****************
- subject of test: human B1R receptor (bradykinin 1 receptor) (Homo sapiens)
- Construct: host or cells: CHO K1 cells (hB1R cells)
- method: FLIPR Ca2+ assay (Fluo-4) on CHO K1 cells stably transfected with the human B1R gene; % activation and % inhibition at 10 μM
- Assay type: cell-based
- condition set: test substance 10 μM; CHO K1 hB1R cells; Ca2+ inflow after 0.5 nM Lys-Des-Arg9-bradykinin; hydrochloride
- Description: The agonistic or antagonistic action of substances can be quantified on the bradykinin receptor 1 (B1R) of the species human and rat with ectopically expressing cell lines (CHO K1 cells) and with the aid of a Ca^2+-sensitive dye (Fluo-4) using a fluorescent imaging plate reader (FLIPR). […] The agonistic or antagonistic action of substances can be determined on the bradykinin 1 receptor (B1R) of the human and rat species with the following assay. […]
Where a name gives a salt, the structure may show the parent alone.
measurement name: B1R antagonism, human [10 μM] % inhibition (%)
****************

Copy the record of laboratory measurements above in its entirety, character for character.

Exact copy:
- subject of test: human B1R receptor (bradykinin 1 receptor) (Homo sapiens)
- Construct: host or cells: CHO K1 cells (hB1R cells)
- method: FLIPR Ca2+ assay (Fluo-4) on CHO K1 cells stably transfected with the human B1R gene; % activation and % inhibition at 10 μM
- Assay type: cell-based
- condition set: test substance 10 μM; CHO K1 hB1R cells; Ca2+ inflow after 0.5 nM Lys-Des-Arg9-bradykinin; hydrochloride
- Description: The agonistic or antagonistic action of substances can be quantified on the bradykinin receptor 1 (B1R) of the species human and rat with ectopically expressing cell lines (CHO K1 cells) and with the aid of a Ca^2+-sensitive dye (Fluo-4) using a fluorescent imaging plate reader (FLIPR). […] The agonistic or antagonistic action of substances can be determined on the bradykinin 1 receptor (B1R) of the human and rat species with the following assay. […]
Where a name gives a salt, the structure may show the parent alone.
measurement name: B1R antagonism, human [10 μM] % inhibition (%)